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"I'm not even going to pretend to understand, because I don't. Whatever you just said doesn't change anything," responded Adam, undaunted. (Translated, the Latin phrase, 'acta est fabula,' means, 'the drama has been acted out,' usually to an unhappy end.)

"May I go now?" she asked, impatient to leave.

"Your father loves you very much," replied Adam. "If he thinks the salvation of your soul is this important, doesn't it behoove you to give his concern the time it deserves?"

"Just because you've been able to take advantage of Daddy's vulnerable mental health, doesn't mean you can manipulate me, also!" retorted Charlie, getting to her feet. He was not going to maneuver her into giving in, by using Chuck against her! No, she was too smart for that.

"You can't run from God forever, Charlie," warned Adam. "Sooner or later, the rain will catch up to you, and you'll get wet, no matter how hard you ride General to escape it." Charlie looked at him in surprise. How did he know that story? Of the many campfire yarns her father told, "The Cowboy Who Bulldogged A Cloud" was her favorite. She remembered how she laughed at the funny faces Chuck made as he told the story. Charlie dug her sock-covered toe into the brown carpet. It seemed like a lifetime ago. She longed for the way things used to be-- before Early Onset Alzheimer's; before North Carolina and Darren; before Twin Yucca.

"It's a funny story, isn't it?" asked Adam, sensing that he had struck a nerve. Charlie solemnly nodded her head.

"No one can tell a story like Daddy," she replied, the agitation in her voice fading.

"I know you love your father, Charlie. So do I. That's the reason I came here today. I don't want to be your enemy. In fact, I'd like to be your friend. However, I wouldn't be a very good friend if I didn't warn you about the danger you're in. It's as real as...," Adam paused for a second, "as if you were trapped in a burning car. Promise me, as your friend, to at least consider what your father and I say," asked Adam.

It was such a gentle plea that before Charlie could refuse, she found herself saying that she would. Maybe it was because she felt sorry for him when she saw how sad he looked when he compared her to someone trapped in a burning car; maybe it was because she noticed the scars on his hands; whatever it was, it almost made her trust him.

Adam recalled to mind that from what Chuck had told him, Charlie's habit was to pull whenever pushed, and to push whenver pulled. Sensing that if he stayed longer, he might undo the good that was just done, Adam decided that it was time to go. He would let the Holy Spirit do His job.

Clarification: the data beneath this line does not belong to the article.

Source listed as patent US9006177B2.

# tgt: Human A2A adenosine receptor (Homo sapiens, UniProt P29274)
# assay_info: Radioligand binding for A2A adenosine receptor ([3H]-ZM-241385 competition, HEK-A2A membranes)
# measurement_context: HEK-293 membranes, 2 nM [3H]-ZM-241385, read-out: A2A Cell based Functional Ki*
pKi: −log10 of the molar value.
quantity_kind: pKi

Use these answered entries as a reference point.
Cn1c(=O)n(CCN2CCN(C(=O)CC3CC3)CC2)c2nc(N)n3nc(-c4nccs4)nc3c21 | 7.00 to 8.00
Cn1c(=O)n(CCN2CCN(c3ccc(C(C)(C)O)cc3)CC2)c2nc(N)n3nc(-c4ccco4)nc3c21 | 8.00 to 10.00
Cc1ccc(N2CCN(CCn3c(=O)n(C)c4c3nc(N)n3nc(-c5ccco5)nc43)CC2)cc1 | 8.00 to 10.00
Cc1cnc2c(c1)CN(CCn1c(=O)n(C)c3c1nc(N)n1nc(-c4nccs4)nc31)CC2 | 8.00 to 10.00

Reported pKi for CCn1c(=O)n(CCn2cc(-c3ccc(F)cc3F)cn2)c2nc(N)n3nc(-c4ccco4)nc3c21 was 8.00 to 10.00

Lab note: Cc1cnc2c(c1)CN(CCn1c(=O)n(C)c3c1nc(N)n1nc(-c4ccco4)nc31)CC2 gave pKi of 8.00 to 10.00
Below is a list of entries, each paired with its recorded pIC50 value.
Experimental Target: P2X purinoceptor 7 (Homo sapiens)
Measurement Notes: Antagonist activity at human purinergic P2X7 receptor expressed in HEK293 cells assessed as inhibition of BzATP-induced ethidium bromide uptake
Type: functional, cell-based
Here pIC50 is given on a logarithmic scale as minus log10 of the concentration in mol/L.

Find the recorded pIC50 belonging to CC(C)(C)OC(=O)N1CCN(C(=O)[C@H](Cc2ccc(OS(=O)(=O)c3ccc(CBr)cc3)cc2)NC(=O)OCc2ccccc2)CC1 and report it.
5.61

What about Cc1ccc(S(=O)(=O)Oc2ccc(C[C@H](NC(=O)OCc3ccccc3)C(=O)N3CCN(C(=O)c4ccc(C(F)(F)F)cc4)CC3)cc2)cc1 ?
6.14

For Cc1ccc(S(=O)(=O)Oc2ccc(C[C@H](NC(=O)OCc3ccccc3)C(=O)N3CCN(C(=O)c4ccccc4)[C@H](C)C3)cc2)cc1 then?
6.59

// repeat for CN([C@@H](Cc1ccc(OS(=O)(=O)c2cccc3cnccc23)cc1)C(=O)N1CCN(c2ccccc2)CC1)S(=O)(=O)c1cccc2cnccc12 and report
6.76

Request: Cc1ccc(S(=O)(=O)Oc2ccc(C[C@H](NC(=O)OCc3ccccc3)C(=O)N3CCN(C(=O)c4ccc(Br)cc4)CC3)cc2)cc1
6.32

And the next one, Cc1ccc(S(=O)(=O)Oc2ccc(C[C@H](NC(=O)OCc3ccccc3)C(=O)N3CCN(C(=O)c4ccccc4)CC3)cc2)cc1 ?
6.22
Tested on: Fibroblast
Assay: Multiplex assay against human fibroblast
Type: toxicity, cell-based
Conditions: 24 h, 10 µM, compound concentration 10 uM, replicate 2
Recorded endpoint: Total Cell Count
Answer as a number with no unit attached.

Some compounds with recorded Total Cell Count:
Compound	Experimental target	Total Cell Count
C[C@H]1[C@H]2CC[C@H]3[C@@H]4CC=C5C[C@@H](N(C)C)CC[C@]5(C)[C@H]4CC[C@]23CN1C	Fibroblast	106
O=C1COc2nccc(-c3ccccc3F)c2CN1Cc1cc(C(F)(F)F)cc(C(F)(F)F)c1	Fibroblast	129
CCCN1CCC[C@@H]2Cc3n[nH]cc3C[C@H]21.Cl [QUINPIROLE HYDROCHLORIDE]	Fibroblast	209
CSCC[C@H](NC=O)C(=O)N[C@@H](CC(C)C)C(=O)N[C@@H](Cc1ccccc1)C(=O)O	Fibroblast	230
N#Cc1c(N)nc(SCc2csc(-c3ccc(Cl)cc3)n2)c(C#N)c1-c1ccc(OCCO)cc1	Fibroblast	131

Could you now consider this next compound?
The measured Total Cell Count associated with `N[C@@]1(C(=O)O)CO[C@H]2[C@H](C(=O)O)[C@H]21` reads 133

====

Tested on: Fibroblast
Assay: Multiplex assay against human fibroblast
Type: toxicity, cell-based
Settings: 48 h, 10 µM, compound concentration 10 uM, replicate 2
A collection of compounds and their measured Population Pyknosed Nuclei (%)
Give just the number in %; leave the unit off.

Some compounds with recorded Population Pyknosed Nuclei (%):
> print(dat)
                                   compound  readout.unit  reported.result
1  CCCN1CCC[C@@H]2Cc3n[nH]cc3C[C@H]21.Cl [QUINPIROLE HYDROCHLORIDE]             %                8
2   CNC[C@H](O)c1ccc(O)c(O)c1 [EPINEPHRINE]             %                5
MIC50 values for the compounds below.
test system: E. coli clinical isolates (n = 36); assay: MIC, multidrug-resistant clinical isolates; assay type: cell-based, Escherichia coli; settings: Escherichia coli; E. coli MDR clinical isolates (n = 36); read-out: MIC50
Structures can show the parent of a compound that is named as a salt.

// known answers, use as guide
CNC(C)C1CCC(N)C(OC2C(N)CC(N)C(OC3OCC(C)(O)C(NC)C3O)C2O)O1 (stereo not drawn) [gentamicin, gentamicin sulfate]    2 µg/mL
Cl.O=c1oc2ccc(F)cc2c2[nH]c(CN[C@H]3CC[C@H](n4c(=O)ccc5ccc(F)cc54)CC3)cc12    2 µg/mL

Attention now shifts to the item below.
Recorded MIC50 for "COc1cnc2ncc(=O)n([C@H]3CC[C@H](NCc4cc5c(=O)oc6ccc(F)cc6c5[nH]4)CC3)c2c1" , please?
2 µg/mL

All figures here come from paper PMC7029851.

"It's time for me to go," Adam said, standing up.

"I'll tell Daddy you're leaving," offered Charlie, going to her father's bedroom door. She peered in, only to find him asleep on the bed. "He's sleeping," Charlie reported, walking her visitor to the door.

"I'll talk to him later," said Adam. "And remember, you promised me to think about your salvation. I'll be praying for you." In spite of herself, Charlie smiled.

After going to the kitchen to get a drink, Charlie returned to her room. The "touchy-feely" book she had been reading, laid in the corner where she had tossed it. Charlie picked it up and fumbled to the page where she left off. Try as she might, she couldn't get her mind back into the story.

"What a weird man," she thought. "I wonder how he got those scars on his hands."

Unbeknownst to Charlie, the doctors had told Adam there would be no scarring from his burns. However, when the bandages came off, it became quite apparent that they were wrong. All Adam had to do was to glance at his hands, and he remembered the one young girl he couldn't save.

The emotion of witnessing to his daughter had so fatigued Chuck's mind, that he decided to ride out the episode, unconsciously. When he awoke, two hours later, a wave of nausea swept over him. He tried to get to his feet, but the room suddenly whirled around him, so that he had to quickly retreat to his bed. Chuck was tempted to call for help, but wasn't sure if he should. Maybe this would soon pass. He hated to trouble anyone unnecessarily, but the nausea and dizziness continued.

"Mom," Chuck called out, trying to compose his voice in an even tone, so none would suspect him of needing help, "are you there?" The house remained quiet. As the dizziness and nausea grew steadily worse, Chuck determined that he must make it to the bathroom. He didn't know how much longer he could keep it down. "Mom?" he called again, this time his voice betraying that this was indeed, an emergency. Deciding that his Mom wasn't home, Chuck finally called for Charlie. To his surprise, no one answered. He was alone.
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